With a movement so swift the eye could hardly follow it, he caught three hot wood-coals from the ash under the stove and flung them on the floor at Desmond's feet. He bent forward, and under his breath they woke to a moment's flame. The strangeness of his movements held Desmond, and he also bent forward, watching. He had an instant's impression that the coals were burning him fiercely somewhere between the eyes, that the bars of personality were breaking, that he was falling into some darkness that was the darkness of death. Before his ignorance could find words for his fear, the old Indian leaned back, the fire fled, and the spent coals were no more than rounds of empty ash, which the old man took in his hands.
"Dreams," he said, with something that might have been a laugh. He blew the ash like little grey feathers toward the men in the bunks. His eyes were alive, fixed on Desmond with a meaning unreadable. He thrust his face close. "You good man. You give me whiskey. I give you three dreams, little dreams for luck."
Desmond was staring at the little floating feathers of wood ash. As they slowly sank and settled, he heard the door close and felt a sharp stab of cold. The old Indian had gone; Desmond could hear his footsteps dragging over the frozen crust of the snow for a little while. He got up and shook himself. The drink had died out of him; he felt himself suddenly and greatly weary of body and mind. The fire would last till morning. "Dreams dreams, for luck!" he muttered, as he rolled into the fourth bunk. He was ready for sleep. And as he lay down and yielded to the oncoming of sleep, as a weed yields to the tide, he knew of a swift, clear certainty that he would dream.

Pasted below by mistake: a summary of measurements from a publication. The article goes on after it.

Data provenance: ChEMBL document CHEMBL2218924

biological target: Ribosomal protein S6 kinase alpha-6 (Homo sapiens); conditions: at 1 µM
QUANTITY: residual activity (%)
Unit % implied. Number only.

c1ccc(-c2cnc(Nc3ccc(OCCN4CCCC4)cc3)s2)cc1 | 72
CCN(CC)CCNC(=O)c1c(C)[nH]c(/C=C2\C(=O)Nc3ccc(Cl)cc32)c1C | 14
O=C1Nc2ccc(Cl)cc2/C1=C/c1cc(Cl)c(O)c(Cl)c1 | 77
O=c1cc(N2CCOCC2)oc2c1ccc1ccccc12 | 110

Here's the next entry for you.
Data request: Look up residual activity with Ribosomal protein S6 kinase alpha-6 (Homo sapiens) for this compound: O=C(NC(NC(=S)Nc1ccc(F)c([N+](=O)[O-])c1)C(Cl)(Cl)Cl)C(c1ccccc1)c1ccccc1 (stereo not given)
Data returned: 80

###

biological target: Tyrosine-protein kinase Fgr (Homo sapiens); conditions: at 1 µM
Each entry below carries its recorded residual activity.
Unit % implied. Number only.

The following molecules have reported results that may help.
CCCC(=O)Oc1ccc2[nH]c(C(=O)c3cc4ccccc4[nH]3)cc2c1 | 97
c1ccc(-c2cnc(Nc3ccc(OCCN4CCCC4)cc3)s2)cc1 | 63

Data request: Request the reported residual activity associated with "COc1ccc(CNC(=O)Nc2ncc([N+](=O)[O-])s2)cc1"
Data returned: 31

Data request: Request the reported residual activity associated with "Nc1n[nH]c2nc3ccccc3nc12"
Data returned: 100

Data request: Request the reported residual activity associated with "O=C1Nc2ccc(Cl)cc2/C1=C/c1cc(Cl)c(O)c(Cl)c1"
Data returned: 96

HE opened his eyes to the pale flood of day; Lajeune was cooking pork and making coffee; Ohlsen was making snow shoes; Forbes bent over his bunk, black against the blind square of the frozen window, feeling blindly with his hands, and snuffling a little as he spoke:
"We'd ha' let you sleep on, but we wanted to know what you'd be doing. Will ye stay here with me and the rest I'm all but blind the day or will ye go into Fort Recompense with Jooney here and the dogs, and put the dust in safety? Or will ye try to short cut across the pass with Ohlsen?"
Desmond stretched, grunted, and hesitated. He felt curiously unwilling to decide. But Forbes was waiting, his yellow fingers twitching on the end of the bunk.
"Oh, I dunno," he said. "What's the hurry? Well I guess I'll try the pass with Ohlsen."
"Right." Ohlsen nodded his heavy head, for he seldom spoke. He had the physique men always associate with a kind and stupid fidelity. Desmond said of him, "Them that talks most ain't the best at heart." Desmond said it to himself as he rolled out of the bunk for breakfast.